However, while temporality is a consideration, its persuasiveness in determining causation should not be overstated. Courts have cautioned against over-reliance on the nature of this unpersuasive reasoning as seen in White v. Stonestreet, 2006 BCSC 801: The inference from a temporal sequence to a causal connection, however, is not always reliable. In fact, this form of reasoning so often results in false conclusions that logicians have given it a Latin name. It is sometimes referred to as the fallacy of post hoc ergo propter hoc: “after this therefore because of this.”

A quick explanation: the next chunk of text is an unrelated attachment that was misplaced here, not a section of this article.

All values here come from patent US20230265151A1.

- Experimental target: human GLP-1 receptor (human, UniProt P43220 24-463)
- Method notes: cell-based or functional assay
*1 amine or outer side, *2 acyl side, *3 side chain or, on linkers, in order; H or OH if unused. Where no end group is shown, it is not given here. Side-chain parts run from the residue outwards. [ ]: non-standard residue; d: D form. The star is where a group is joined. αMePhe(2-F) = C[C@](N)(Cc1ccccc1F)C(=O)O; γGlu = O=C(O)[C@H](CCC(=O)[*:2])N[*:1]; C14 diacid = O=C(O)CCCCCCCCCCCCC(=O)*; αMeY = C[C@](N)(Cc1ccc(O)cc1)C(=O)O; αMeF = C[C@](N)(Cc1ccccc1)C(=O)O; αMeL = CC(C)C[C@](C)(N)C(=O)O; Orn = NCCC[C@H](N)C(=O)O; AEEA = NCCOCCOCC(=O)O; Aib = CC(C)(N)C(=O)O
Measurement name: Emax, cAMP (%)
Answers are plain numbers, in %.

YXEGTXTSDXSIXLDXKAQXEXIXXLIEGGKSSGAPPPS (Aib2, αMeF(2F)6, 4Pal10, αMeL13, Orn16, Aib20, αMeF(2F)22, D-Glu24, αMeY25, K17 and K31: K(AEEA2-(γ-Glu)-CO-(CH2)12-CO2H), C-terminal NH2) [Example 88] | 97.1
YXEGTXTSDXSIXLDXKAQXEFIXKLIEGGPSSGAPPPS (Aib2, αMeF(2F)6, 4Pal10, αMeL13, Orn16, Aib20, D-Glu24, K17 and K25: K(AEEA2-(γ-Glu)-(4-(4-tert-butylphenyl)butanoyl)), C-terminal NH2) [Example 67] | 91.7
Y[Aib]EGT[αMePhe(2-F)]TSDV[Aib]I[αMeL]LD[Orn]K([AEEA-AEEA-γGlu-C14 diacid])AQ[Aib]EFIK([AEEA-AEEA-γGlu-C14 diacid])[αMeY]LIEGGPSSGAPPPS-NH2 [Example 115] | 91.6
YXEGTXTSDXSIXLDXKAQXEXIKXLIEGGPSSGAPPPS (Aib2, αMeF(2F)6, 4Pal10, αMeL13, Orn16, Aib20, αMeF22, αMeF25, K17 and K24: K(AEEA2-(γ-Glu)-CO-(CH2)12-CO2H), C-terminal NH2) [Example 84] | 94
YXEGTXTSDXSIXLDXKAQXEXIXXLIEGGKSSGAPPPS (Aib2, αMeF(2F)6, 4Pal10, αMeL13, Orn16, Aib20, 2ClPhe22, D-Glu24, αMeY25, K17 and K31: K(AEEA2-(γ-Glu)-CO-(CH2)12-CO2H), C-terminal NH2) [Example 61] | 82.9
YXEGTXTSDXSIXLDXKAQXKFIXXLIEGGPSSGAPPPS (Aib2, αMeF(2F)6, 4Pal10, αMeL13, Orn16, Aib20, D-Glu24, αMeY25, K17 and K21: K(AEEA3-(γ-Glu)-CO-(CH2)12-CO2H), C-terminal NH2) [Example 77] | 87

Get a full legal research memo!
The above passage should not be considered legal advice. Reliable answers to complex legal questions require comprehensive research memos. To learn more visit www.alexsei.com.